The authors are indebted to numerous individuals and organizations who gave their time, research materials, and expertise on the five republics of Central Asia to provide data, perspective, and material support for this volume.
Raymond Zickel organized the early stages of the book's compilation and identified its chapter authors. Helen Fedor collected, selected, and organized the book's photographs, which were contributed by numerous individuals. Those individuals are acknowledged in the photo captions.
Thanks also go to Ralph K. Benesch, former monitor of the Country Studies/Area Handbook Program for the Department of the Army, under whose guidance the plan for the six volumes on the post-Soviet states was formulated. In addition, the authors appreciate the advice and guidance of Sandra W. Meditz, Federal Research Division coordinator of the handbook series. Special thanks go to Marilyn L. Majeska, who supervised editing and managed production; and to David P. Cabitto, who designed the book cover and the illustrations on the title page of each chapter, provided graphics support, and, together with the firm of Maryland Mapping and Graphics, prepared the maps. The following individuals are gratefully acknowledged as well: Askar Tazhiyev of the Embassy of Kazakstan, who provided economic statistics; Raymond Milefsky of the Defense Mapping Agency, who provided invaluable guidance on geographic names; Vincent Ercolano, who edited the chapters; Beverly Wolpert, who performed the final prepublication editorial review; Joan C. Cook, who indexed the volume; Barbara Edgerton and Izella Watson, who did the word processing and initial typesetting; and Janie L. Gilchrist and David P. Cabitto, who prepared the camera-ready copy.
At the end of 1991, the collapse of the Soviet Union transformed the fifteen republics of that union into independent states with various capabilities for survival. Among them were the five republics of Central Asia: Kazakstan, Kyrgyzstan, Tajikistan, Turkmenistan, and Uzbekistan. Until that time, Central Asia had received less attention from the outside world than most of the other Soviet republics, simply because it was the most remote part of the Soviet Union. Aside from their incidental coverage in the 1991 Soviet Union: A Country Study , the Central Asian republics have received no treatment in this series. Since their independence, these republics have attracted considerable attention in the West, largely because of the improved opportunities for exploitation of their rich natural resources, notably oil and natural gas. As the fourth of the six-volume subseries covering all the post-Soviet states, this volume brings new information about a region of enhanced relevance in the world's economy and geopolitical structure.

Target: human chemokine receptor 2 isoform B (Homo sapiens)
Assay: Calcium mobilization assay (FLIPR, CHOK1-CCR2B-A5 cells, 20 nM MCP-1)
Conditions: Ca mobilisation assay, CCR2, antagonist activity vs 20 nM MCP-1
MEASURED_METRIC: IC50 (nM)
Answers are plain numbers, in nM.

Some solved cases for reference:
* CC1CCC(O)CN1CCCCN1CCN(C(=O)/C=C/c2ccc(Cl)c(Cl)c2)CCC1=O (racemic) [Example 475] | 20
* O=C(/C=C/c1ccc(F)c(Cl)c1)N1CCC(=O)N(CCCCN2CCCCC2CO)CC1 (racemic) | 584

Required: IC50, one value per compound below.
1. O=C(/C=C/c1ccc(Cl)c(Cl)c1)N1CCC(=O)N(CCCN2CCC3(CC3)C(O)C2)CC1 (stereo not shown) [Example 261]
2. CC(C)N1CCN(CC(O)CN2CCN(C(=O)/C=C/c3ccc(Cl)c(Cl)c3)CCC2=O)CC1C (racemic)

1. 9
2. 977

The marked relaxation of information restrictions, which began in the late 1980s and has continued into the mid-1990s, allows the reporting of much more complete information on Central Asia than what was available one decade ago. Scholarly articles and periodical reports have been especially helpful in accounting for most aspects of the five republics' activities since they achieved independence. The authors have provided a context for their current evaluations with descriptions of the historical, political, and social backgrounds of the countries. In each case, the author's goal was to provide a compact, accessible, and objective treatment of five main topics: historical background, the society and its environment, the economy, government and politics, and national security. Brief comments on some of the more useful, readily accessible sources used in preparing this volume appear at the end of each chapter. Full references to these and other sources used by the authors are listed in the Bibliography.
In most cases, personal names have been transliterated from the vernacular according to the transliteration system of the United States Board on Geographic Names (BGN). Some names, such as Boris N. Yeltsin and Joseph V. Stalin, are rendered in the conventional form widely used in Western sources. The same distinction has been applied to geographic names: the BGN spelling is used for the vast majority, but a few, such as the largest cities, Tashkent and Moscow, are given in their widely used conventional forms. Some geographical names regrettably are missing diacritics because the typesetting software being used cannot produce all the necessary characters (although they do appear on the maps). Organizations commonly known by their acronyms (such as the IMF--International Monetary Fund) are introduced by their full names, in both vernacular and English forms where appropriate. Adjectives derived from the name of a republic ("Kazakstani" and "Uzbekistani," for example) are used in all cases except where such a term denotes persons or groups of a specific ethnic origin. In the latter cases, the adjective is in the form "Kazak" or "Uzbek." The same distinction applies to the proper nouns for citizens of a republic ("Kazakstanis," for example) as distinguished from individuals of an ethnic group ("Kazaks").
A chronology at the beginning of the book combines significant historical events of the five countries. To amplify points in the text and provide standards of comparison, tables in the Appendix offer statistics on aspects of the five societies and national economies. Measurements are given in the metric system; a conversion table is provided in the Appendix.
The body of the text reflects information available as of March 1996. Certain other portions of the text, however, have been updated beyond that point. The Introduction discusses significant events and trends that have occurred since the completion of research; the Country Profiles and the Chronology include updated information as available; and the Bibliography lists recently published sources thought to be particularly helpful to the reader.
Source: U.S. Library of Congress